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Definition of Hypnosis


Since the early history of hypnosis, serious investigators have attempted to define and
describe the phenomenon within the scientific constructs and understandings of the
day. In the 18th century the German born physician, Dr. Franz Anton Mesmer, defined
the phenomenon we refer to today as hypnosis in terms of a magnetic force or “fluid”
which was thought to pervade the universe and be vital to physical health and wellness.
Imbalances in this fluid, referred to as animal magnetism, were thought to cause
diseases which could be cured by restoring the patient’s magnetic balance by passing
magnets over the body, or by a powerful healer who could transmit magnetic energy
through physical touch or through a series of complex hand passes made over the
body. Even trees and inanimate devices, once magnetized by a healer, were thought to
be capable of conveying animal magnetism to effect physical cures (Ellenberger,1970).

In 1784, Mesmer’s animal magnetism theory was investigated by the French Academy
of Science. The commission, while not denying the effectiveness of Mesmer’s methods,
helped to further shape how the phenomena of hypnosis would come to be understood.
They were able to debunk the theory of animal magnetism and concluded instead that
the results obtained were better explained in terms of the patient’s beliefs, motivation
and heated imagination.

The term hypnotism as such is generally attributed to an early 19th century Scottish
physician James Braid who initially considered hypnosis to be a form of “nervous sleep”.
Although “hypnotism” was derived from the ancient Greek word hypnos, meaning sleep,
Braid, later came to understand that hypnosis was not synonymous with sleep, but
rather a state of consciousness somewhere between wakefulness and sleep
characterized by concentrated and sustained attention ( Braid,1853)

Scientific studies of hypnosis during the ensuing years have shown that, hypnosis is
actually an alert state of conscious awareness (Hull, 1933). Nonetheless, the term
hypnosis remains in use, while scientific inquiry continues to work toward a clearer
understanding and more concise definition of the phenomenon associated with
hypnosis.

In an effort to advance research and clinical practice in hypnosis, the Society of


Psychological Hypnosis, Division 30 of the American Psychological Association (APA),
has appointed several blue ribbon committees to come up with a definition of hypnosis
consistent with developments in our scientific understanding of the phenomena (1993,
2003, and 2014).

Developing a broadly accepted definition of hypnosis, however, has proven particularly


challenging because the nature and mechanisms underlying the effects of hypnosis are
still not fully understood, which has led naturally to widely differing theories and
disagreements within the hypnosis community (Elkins, et.al.). Thus, the first attempt
(Kirsch,1994) by the APA committee was criticized by some for being too theoretically

biased (privileging the social-cognitive perspective while omitting reference to the “state”
concept of hypnosis), too lengthy and, too restrictive, by including a limited listing of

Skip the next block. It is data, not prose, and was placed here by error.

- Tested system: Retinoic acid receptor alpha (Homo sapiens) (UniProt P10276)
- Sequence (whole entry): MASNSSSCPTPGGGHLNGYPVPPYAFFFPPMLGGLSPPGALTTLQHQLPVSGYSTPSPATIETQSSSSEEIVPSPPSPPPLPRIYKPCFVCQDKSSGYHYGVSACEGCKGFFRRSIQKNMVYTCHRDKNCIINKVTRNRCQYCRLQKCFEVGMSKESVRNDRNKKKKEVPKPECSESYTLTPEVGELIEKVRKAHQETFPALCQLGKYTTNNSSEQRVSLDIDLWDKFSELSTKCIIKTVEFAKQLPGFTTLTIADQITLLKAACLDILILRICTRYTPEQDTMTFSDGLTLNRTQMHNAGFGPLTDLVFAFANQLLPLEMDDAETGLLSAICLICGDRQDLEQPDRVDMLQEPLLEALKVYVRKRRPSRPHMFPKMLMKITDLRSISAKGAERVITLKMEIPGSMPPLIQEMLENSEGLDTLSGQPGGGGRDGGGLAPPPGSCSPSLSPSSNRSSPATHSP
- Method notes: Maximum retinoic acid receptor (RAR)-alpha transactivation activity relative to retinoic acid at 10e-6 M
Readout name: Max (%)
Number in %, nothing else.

possible clinical applications of hypnosis.

In 2002, a second APA committee was tasked to develop a new definition to address
the criticisms of the 1993 definition. However, that definition too was criticized for being
too narrow from a theoretical perspective (e.g., omitting any reference to states of
consciousness or that hypnosis can occur spontaneously), and generally lacking
coherence and parsimony ( Elkins, et.al., 2014)

The most recent 2014 APA Hypnosis Definition Committee’s formulation (Elkins,
Barabasz, Council, & Spiegel) was developed to provide a concise definition as free as
possible from theoretical bias and inclusive enough to allow for alternative theories of
how the mechanisms that underlie hypnosis might operate. As such, the definition was
intended to be heuristic, neither optimal nor perfect, but sufficient for the purpose of
guiding research and clinical practice in hypnosis (Elkins,et.al., 2014)

The 2014 APA Committee defined the terms hypnosis, hypnotic induction,
hypnotizability and hypnotherapy separately.
● Hypnosis: “A state of consciousness involving focused attention and reduced
peripheral awareness characterized by an enhanced capacity for response to
suggestion”. As such, the current definition distinguishes hypnosis from the many
rituals and ceremonies that may be used to produce it.
● Hypnotic Induction : “A procedure designed to induce hypnosis”
● Hypnotizability: “An individual’s ability to experience suggested alterations in
physiology, sensations, emotions, thoughts, or behavior during hypnosis”.
Defining hypnotizability separately also conveys the implication that the capacity
to experience hypnosis varies within the population at large.
● Hypnotherapy: The use of hypnosis in the treatment of a medical or
psychological disorder or concern”. The new definition thus distinguishes
hypnosis per se, from the use of hypnotic procedures to leverage a wide variety
treatment modalities.

References
Braid, J., (1853) The rationale of nervous sleep considered in relation with animal
magnetism. London, UK: Churchill

Ellenberger, H.F., (1970) The discovery of the unconsciousness, New York,, NY: Basic
Books.

Elkins, G.R., Barabasz, A.F., Council, J.R., Spiegel, D. (2015) Advancing research and
practice: The revised APA definition of hypnosis. International Journal of Clinical and
Experimental Hypnosis, 63,1-9